Recent studies examining the profile of genes expressed in tumors that metastasis to specific organs have identified specific genetic signatures of these tumors. For example, genes that mediate the metastasis of breast cancer to bone are different than those that mediate metastasis to the lung. In essence, different sets of genes allow tumor cells to specifically interact with the stromal cells of the target organ. These findings may lead to therapeutic strategies to target the metastatic properties of tumors.11
In certain cases tumor cells invade a foreign tissue, but fail to colonize it; in effect, they remain dormant. What causes the inability of these cells to successfully establish secondary tumors? They may be incapable of promoting sufficient angiogenesis, or they may be unable to reproduce, either of which might be due to a lack of the proper interactions between the tumor cell and its new environment. Additional mutations appear to be required for these cells to overcome the difficulties encountered in new tissues5
Dissecting the interactions of the tumor and its environment is very challenging. The vast number of growth factors, cytokines, and other factors present, as well as the many signaling pathways involved in cross-talk between these two entities makes mechanisms difficult to unravel, and almost any outcome is seemingly possible. However, the importance of the tumor microenvironment is now very obvious, and as more is learned about it, greater numbers of therapeutic strategies targeting the environment alone or in conjunction with the tumor itself will become available.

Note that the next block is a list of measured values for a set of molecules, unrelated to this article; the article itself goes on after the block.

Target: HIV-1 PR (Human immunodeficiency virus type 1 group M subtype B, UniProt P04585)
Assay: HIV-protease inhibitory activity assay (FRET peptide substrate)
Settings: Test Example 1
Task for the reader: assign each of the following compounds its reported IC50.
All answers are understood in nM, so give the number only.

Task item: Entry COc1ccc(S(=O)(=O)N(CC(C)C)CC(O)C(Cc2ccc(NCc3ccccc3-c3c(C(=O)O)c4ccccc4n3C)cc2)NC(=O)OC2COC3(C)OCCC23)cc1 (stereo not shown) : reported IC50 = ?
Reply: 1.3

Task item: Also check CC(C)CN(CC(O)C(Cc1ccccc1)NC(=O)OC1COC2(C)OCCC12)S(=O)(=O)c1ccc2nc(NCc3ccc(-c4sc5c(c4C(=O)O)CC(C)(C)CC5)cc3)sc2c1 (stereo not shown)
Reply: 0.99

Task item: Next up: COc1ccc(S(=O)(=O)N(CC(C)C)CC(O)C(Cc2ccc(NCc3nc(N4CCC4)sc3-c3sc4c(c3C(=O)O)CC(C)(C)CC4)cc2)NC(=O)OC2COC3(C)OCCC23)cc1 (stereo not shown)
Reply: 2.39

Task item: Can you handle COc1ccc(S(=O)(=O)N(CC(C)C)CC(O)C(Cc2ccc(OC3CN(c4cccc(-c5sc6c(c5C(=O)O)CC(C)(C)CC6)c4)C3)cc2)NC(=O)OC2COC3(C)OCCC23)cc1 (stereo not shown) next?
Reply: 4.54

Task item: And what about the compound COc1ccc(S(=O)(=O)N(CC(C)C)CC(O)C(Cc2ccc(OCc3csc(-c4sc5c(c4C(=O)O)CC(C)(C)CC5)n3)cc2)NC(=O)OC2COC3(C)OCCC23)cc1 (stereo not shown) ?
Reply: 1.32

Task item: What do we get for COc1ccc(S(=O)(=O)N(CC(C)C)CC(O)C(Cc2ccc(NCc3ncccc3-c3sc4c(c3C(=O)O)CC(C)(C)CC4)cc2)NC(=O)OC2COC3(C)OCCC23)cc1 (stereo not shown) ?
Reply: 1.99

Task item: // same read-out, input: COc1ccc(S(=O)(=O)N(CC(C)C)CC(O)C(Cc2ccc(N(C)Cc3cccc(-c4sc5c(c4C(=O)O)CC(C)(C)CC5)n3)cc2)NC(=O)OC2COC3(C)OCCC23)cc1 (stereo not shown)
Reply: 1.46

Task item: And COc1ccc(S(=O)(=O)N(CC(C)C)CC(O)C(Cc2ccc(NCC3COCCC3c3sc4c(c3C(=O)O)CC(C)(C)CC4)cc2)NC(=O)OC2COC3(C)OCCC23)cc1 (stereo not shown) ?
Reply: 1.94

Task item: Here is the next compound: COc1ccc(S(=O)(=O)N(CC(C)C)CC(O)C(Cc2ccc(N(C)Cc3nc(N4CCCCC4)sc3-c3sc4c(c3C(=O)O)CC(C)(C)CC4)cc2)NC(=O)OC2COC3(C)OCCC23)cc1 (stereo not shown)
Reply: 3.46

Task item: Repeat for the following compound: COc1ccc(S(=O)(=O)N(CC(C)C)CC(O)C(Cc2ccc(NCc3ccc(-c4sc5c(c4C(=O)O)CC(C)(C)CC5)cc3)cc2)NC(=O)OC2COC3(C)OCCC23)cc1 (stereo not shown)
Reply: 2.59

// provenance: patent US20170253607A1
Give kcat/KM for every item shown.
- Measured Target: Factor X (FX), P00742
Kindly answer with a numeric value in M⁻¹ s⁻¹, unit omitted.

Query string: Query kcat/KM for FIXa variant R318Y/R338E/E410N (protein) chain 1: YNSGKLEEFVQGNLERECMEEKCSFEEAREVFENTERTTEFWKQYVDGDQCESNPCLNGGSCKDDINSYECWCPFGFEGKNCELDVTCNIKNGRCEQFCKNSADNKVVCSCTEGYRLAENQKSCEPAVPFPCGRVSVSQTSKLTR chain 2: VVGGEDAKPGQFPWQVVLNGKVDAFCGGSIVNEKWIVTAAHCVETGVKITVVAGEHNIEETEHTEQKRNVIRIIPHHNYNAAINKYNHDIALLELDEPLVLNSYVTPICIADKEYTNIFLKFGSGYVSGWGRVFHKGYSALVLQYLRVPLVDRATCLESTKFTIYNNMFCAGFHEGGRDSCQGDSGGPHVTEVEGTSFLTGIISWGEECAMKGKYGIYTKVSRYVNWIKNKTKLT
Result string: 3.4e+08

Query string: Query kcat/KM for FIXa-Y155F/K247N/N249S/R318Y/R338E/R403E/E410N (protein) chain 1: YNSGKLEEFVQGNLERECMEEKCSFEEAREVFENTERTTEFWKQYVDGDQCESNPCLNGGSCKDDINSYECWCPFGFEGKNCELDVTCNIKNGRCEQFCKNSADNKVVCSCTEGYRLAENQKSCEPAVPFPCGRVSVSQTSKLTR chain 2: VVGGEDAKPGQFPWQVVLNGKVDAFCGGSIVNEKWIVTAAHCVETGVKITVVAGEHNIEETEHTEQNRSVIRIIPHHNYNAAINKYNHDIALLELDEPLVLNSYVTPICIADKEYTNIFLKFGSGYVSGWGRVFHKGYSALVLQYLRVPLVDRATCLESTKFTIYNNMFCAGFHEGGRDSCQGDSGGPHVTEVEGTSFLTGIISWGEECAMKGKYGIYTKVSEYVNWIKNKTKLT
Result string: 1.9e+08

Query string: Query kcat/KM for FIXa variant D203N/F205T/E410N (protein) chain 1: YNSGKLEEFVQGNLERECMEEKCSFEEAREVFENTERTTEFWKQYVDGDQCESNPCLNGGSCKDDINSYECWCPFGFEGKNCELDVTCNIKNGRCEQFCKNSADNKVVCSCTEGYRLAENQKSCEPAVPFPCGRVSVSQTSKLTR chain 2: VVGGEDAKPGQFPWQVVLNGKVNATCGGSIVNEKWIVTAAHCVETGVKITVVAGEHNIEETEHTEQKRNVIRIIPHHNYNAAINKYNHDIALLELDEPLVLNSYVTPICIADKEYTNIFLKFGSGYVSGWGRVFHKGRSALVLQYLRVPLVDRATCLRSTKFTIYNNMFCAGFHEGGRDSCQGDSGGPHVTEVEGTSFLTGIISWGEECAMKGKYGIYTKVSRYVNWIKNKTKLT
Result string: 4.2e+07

Cancer treatments themselves may impact the spread of cancer, and not always in the ways we would like. A study in mice provides a good example. The animals were pre-treated with the chemotherapy drug cyclophosphamide and four days later, injected with breast cancer cells. The pre-treatment led to an increase in cancer cells inside the lungs of the mice. The results indicate that the chemotherapy drug changed the connections between the blood vessel cells in the lungs, allowing the cancer cells to stick more tightly.12
Recent work has uncovered a group of molecules that act to induce or suppress metastasis without affecting the growth of the primary tumor. Many molecules, termed Metastatic Suppressors, have been identified. These molecules are critical for different stages of metastasis, and may function to inhibit cell death upon loss of cell adhesion, or enhance the ability of cells to migrate through the stroma. Researchers are hopeful that these molecules may prove valuable as anti-cancer/anti-metastasis targets.13
It is important to realize that the majority of current anti-cancer drug studies are conducted using primary or cultured tumor cells, and the efficacy of each drug is measured by its ability to reduce the size of primary tumors or kill cells being grown in laboratories. However, because metastatic suppressors do not affect growth of the primary tumor, it is likely like many potentially useful anti-metastatic drugs have been overlooked. New methods of analyzing the ability of drugs to inhibit metastasis, rather than primary tumor growth, are being developed, and should lead to a useful new class of therapeutic compounds.3
Because metastasis relies on the growth of new blood vessels in both the primary and secondary tumors, drugs that inhibit angiogenesis may inhibit metastasis. Currently, the combination of anti-angiogenesis drugs with chemotherapy/radiation is the most effect treatment. Unfortunately, many tumors become resistant to the anti-angiogenesis treatment, so this is generally not a longterm solution. 5